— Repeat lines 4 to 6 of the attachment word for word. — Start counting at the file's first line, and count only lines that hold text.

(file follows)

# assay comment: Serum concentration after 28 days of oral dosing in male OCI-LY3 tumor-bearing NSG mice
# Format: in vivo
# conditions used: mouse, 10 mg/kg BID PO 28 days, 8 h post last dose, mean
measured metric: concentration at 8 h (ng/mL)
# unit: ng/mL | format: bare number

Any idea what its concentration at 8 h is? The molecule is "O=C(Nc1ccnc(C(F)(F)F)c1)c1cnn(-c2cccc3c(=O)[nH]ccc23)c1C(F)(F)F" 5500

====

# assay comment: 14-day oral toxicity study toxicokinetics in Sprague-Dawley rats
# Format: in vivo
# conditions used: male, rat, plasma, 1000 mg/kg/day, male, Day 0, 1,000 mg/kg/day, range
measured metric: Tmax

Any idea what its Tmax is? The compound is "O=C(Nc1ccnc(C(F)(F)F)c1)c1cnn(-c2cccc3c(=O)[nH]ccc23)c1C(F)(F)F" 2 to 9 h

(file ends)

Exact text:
measured metric: concentration at 8 h (ng/mL)
# unit: ng/mL | format: bare number

Any idea what its concentration at 8 h is? The molecule is "O=C(Nc1ccnc(C(F)(F)F)c1)c1cnn(-c2cccc3c(=O)[nH]ccc23)c1C(F)(F)F" 5500